The Department of Education cited IWPR’s research on single mothers in college in the supporting documents justifying the department’s budget request, noting that, “One significant barrier to completion for low-income students and single parents is the lack of convenient and affordable quality child care services. In 2017, the Institute of Women’s Policy Research published a briefing paper concluding that single student mothers had, on average, over $6,600 in unmet need each year, more than $1,700 higher than the average need of non-parenting women in college, and $2,000 more than married mothers’ unmet need in 2012.

Read more about the Administration’s reversal on CCAMPIS in Refinery29, “Trump Reverses Plans To Cut Student Parent Support Program”

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What the Research Say: #FMLA25 and Paid Family and Medical Leave

What the Research Say: #FMLA25 and Paid Family and Medical Leave

Paid Leave Insurance Would Provide Vital Benefits at an Affordable Cost

photo-1494451930944-8998635c2123Since its signing on February 5, 1993, the Family and Medical Leave Act (FMLA) has been used millions of times by eligible workers to take up to 12 weeks of job protected, but unpaid, leave for their own serious health conditions, having a new child, or caring for seriously ill family members. On the 25th anniversary, IWPR released a new fact sheet showing that the proposed FAMILY Act would cost less than half of one percent of taxable payroll, while extending access to the economic, health, and social benefits of paid leave to millions of Americans.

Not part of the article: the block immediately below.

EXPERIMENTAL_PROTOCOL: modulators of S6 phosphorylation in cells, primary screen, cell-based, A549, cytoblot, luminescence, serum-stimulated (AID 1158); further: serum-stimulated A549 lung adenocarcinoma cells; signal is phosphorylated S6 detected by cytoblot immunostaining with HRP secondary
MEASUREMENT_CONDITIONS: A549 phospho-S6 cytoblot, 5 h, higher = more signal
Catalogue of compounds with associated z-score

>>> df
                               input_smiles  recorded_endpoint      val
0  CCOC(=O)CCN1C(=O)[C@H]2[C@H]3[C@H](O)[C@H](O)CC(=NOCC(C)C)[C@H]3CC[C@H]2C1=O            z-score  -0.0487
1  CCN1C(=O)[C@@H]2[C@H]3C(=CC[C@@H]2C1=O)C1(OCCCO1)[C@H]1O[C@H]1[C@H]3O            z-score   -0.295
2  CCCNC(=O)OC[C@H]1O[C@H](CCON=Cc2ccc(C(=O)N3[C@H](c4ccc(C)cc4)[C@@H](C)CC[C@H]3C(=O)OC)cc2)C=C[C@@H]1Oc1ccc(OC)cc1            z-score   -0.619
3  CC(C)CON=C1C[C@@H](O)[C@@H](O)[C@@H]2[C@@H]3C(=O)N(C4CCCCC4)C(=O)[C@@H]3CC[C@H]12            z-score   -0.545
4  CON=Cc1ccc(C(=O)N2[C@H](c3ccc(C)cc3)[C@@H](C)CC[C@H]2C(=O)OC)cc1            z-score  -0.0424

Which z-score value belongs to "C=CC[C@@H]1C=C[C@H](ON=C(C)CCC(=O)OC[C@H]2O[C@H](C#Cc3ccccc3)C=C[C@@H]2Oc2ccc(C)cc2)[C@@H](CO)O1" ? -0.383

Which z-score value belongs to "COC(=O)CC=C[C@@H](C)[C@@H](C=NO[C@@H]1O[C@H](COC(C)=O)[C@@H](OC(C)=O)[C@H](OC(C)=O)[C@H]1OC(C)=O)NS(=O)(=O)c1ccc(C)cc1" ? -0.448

>>Read the fact sheet

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25 Years after FMLA: Research Finds that Paid Leave is a Great Investment

Despite initial fears among skeptics that it would hurt business, protections guaranteed by the Family and Medical Leave Act (FMLA)—passed 25 years ago this week—are now a cornerstone of U.S. employment law and human resource policy, providing peace of mind to millions of workers who have started families, faced serious illness, or cared for a loved one, all without hurting their employer’s bottom line. FMLA was step one. Almost three decades later, workers are still waiting for step two—paid family and medical leave.